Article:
Updated July 2 at 11:30 a.m.
After a nearly two-hour in-person and virtually held public hearing on June 23, the Town of Hempstead and the villages of Lawrence and Woodsburgh voted to approve the creation of what is called a Coastal Conservation District at the Woodmere Club on July 1.
The district was created by an intermunicipal agreement between the town and the villages of Lawrence and Woodsburgh, with the aim of enhancing and maintain the nearby coastal area’s natural resources. Woodmere, where a majority of the development could occur, is a hamlet within the town’s jurisdiction.
At a town board meeting on July 1, Councilman Bruce Blakeman noted the importance of the new zoning being approved at the Woodmere Club.
"I want to thank our staff members and Supervisor Clavin for his support in this matter concerning an area that affects my district," he said. "I believe that this is a reasonable development and what we are doing here will help environmental and traffic issues in the neighborhood."
Former president of the Five Towns Civic Association, Mario Joseph, said that it is essential for open space on the property to be preserved. The civic association is a grassroots organization that has opposed development of the club.
“During this Covid period I would see people walking around the golf course as they needed a break when they got out of their homes,” Joseph said. All public comments were made virtually. “They couldn't go to the office or socialize, but what they could do is go for walks in this beautiful open area. This open area is a rarity in the Five Towns, there’s nothing like it and it should be preserved.”
The new zoning district would divide the 118-acre Woodmere Club property into three “subdistricts.” An 83.3-acre parcel, or 70 percent of the site, would be designated an open space/recreation subdistrict. There would also be a single-family residential sub district of 29.4 acres, or 24 percent of the property, and a 5.7-acre clubhouse/hospitality subdistrict accounting for 5 percent of the land.
The current proposed Willow View Estates development from property owners, Efrem Gerszberg and Robert Weiss, who purchased the Woodmere Club in 2017 for a little more than $9 million, calls for 284 single-family homes to be built on 114.5 acres of club property. 247 of those homes would be within Woodmere’s boundaries, 24 in Woodsburgh and 13 in Lawrence.
The sub-districting of the Coastal Conservation District would decrease the development to 59 residences, 41 in the Town of Hempstead and 18 in Lawrence and Woodsburgh.
Gerszberg and Weiss did not attend the hearing. Their attorney Christian Brown, read a letter on behalf of his clients opposing the proposed zoning district.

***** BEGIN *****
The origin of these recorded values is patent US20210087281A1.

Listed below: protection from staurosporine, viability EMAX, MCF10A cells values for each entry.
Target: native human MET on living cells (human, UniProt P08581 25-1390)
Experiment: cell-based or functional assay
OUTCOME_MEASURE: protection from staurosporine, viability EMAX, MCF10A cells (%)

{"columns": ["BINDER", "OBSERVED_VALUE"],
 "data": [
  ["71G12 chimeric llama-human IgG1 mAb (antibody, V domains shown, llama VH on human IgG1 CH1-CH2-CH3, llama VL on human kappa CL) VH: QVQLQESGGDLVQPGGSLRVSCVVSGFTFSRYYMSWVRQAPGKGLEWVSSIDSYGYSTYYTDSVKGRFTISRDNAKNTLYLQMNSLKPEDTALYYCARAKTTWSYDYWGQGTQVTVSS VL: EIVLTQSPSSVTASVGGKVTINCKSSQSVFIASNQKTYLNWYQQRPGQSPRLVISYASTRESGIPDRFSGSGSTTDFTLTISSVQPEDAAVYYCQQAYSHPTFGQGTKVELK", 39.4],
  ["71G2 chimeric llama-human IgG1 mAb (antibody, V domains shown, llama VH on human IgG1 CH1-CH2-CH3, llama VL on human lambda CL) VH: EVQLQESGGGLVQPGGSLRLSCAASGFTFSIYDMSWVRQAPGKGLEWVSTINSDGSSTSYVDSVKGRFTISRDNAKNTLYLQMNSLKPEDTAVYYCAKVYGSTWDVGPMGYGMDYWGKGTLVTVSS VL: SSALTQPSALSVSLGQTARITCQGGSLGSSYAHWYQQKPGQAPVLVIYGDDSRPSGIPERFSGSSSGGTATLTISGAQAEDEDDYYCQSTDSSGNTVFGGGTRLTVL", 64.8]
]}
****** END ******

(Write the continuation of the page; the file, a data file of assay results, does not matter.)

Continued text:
“This proposed ordinance is an attack on the owner’s fundamental property rights and is filled with other legal flaws,” Brown said. “If the town and village boards vote to approve this the owners will have no choice but to challenge vigorously in court the enforcement of these ordinances.”
Brown added that if the municipalities were to vote and approve the rezoning, it would be a “$200 million gamble with taxpayer’s money.” “If the boards adopt these ordinances and the courts strike them down, we expect the residents to see dramatic increases in taxes,” he said. “We will seek $140 million in damages from the town, $40 million from Woodsburgh and $25 million from Lawrence.”
Roughly 15 Five Towns residents spoke during the hearing. All of them opposed the developer’s proposal. Jonathan Mizrachi of Woodsburgh said he lives one block away from the Woodmere Club golf course and highlighted two potential issues if the development were to go on as planned.
“I’ve lost a car from flooding and I think additional development would be detrimental to the neighborhood especially in regards to flooding since the open space helps mitigate the flooding,” Mizrachi said. “Also the traffic would be much worse. My children take the bus to school and sometimes they’re on that bus for 30 minutes just to travel two miles.”
Kevin McAndrew, a registered landscape architect for the Woodbury-based Cameron Engineering, hired by the town, Lawrence and Woodsburgh, presented evidence that the 284 single-family home proposal would significantly cause an uptick in traffic volume.
“There are over 2,700 daily trips taken in this area,” McAndrew said. “The volume of the added traffic with this proposal [284 single-family homes] would represent a 20 percent increase to the daily volume on Broadway. Under the municipalities’ proposed zoning, daily traffic would be reduced by 70 to 78 percent.”